U.S. and NATO military intelligence agencies have recently identified a “mysterious” Russian missile they believe is designed to take out allied communications and targeting satellites during a conflict.
The missile was spotted underneath a MiG-31 interceptor, and it’s estimated to be a mock-up version that could be ready to deploy by 2022, three sources told CNBC.
The news site noted further:
The Russian anti-satellite weapon, which is attached to a space launch vehicle, is expected to target communication and imagery satellites in low Earth orbit, according to one source, who spoke on condition of anonymity. For reference, the International Space Station and the Hubble Space Telescope travel in low Earth orbit.
Images of the mysterious missile on a modified Russian MiG-31, a supersonic near-space interceptor, appeared in mid-September.
Testing of the missile mock-up began in September and was expected to be completed by Wednesday, the sources said.
The “captive carry tests” are aimed at evaluating the missile in flight, one course told CNBC.
“These are the types of tests you do first in order to gain confidence that the weapon and airframe are going to work together during flight,” the source explained.
The next testing milestone is scheduled for sometime next year.
“My take is, as I understand it, it is possible that this is an anti-satellite system,” said Pavel Podvig, director of the Russian Nuclear Forces Project. He said Moscow has previously worked on such systems. “It seems like a capability that would be sort of nice for them to have.”
Analysis: As Podvig noted, the U.S. and China already have anti-satellite capabilities. The most high-profile anti-satellite test, in fact, was undertaken by Beijing when its military destroyed an old satellite in 2007, according to reports at the time.
In fact, The New York Times reported that the U.S. and the former Soviet Union had developed the capability decades earlier, with the last U.S. test being conducted in the 1980s, shortly before the USSR collapsed. The report said both nations had demonstrated the capability to destroy “spacecraft.”
So, if the Soviets had a demonstrated anti-satellite capability, what’s different about the latest Russian missile? Faster? More accurate? Longer range? Better targeting system?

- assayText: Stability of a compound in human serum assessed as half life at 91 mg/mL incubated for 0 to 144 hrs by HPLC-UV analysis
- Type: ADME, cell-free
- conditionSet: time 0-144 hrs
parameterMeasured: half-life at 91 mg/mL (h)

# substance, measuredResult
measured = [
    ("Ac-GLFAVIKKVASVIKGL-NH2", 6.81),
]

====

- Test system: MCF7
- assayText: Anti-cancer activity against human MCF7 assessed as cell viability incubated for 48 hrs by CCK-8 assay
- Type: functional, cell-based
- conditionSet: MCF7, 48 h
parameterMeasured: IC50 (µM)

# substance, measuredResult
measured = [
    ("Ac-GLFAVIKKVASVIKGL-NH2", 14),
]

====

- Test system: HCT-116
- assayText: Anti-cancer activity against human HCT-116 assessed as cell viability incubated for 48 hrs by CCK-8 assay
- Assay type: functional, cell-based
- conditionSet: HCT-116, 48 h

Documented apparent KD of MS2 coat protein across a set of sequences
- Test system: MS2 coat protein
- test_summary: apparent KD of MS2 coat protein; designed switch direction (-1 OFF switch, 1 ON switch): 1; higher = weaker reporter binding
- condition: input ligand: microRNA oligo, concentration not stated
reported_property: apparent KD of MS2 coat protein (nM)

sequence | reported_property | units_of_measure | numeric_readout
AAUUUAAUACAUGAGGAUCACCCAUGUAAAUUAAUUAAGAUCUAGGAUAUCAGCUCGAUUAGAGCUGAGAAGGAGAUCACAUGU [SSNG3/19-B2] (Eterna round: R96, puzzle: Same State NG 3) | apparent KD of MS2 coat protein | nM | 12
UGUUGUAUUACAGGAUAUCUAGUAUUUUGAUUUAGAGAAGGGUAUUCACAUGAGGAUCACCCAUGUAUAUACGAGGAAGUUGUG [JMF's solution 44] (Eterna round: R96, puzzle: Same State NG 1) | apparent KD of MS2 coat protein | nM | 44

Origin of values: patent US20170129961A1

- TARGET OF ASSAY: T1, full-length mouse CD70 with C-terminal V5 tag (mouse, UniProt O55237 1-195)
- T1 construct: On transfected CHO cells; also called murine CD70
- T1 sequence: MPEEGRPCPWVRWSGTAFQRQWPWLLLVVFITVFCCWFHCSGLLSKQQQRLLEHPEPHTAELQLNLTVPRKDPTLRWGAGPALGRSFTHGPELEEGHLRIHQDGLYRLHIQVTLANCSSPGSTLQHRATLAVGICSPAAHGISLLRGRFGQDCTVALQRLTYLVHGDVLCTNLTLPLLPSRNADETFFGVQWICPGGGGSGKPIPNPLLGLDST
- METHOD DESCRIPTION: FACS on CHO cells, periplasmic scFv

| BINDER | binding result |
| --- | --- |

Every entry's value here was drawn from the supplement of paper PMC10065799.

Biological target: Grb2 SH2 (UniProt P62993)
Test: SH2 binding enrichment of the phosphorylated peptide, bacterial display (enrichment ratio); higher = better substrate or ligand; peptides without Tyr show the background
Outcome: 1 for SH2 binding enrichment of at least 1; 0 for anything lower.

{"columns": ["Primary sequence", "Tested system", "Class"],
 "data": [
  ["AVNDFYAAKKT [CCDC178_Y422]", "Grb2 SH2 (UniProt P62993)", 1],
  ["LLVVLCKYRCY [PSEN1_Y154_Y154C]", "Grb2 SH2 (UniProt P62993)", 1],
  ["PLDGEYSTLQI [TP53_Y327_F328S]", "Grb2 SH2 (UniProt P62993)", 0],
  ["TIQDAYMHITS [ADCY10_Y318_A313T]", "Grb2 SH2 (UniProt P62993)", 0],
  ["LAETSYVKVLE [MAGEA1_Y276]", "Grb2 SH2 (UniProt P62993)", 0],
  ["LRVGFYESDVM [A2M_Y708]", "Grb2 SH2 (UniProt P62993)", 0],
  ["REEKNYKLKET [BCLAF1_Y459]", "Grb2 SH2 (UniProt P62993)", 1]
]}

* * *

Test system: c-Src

Maybe all of the above. But obviously, it’s not a capability that isn’t shared by the other great powers.
Now, how practical is having an anti-satellite capability? It would certainly come in handy in wartime, obviously, but any use of such weapons would most assuredly result in satellite counterstrikes. In the end, both nations’ militaries would be partially or fully blinded and there would be a massive amount of new space debris forever encircling earth — endangering space launches and remaining systems like the International Space Station and other countries’ satellites.
Right now, NASA tracks about 500,000 pieces of debris, all of which travel at speeds nearing 17,500 miles per hour. Just a small piece of debris can significantly damage the ISS or existing satellites.
So is an anti-satellite capability much like having a nuclear weapons capability — vital as a means of defense but mostly necessary as a deterrent? Probably.
It’s hard to imagine a power physically destroying dozens of satellites because the resulting debris would be detrimental to its own space-based capabilities now and in the future. China’s anti-satellite test in 2007 added an additional 3,000 pieces of space debris alone.
A more potent and practical anti-satellite capability is laser technology, which could theoretically ‘take out’ a satellite without physically destroying it and creating thousands more pieces of space junk. The U.S. has been working on this capability at least since 2006. Russia and China are, as well.
All of which makes the creation of the U.S. Space Force necessary, say its backers.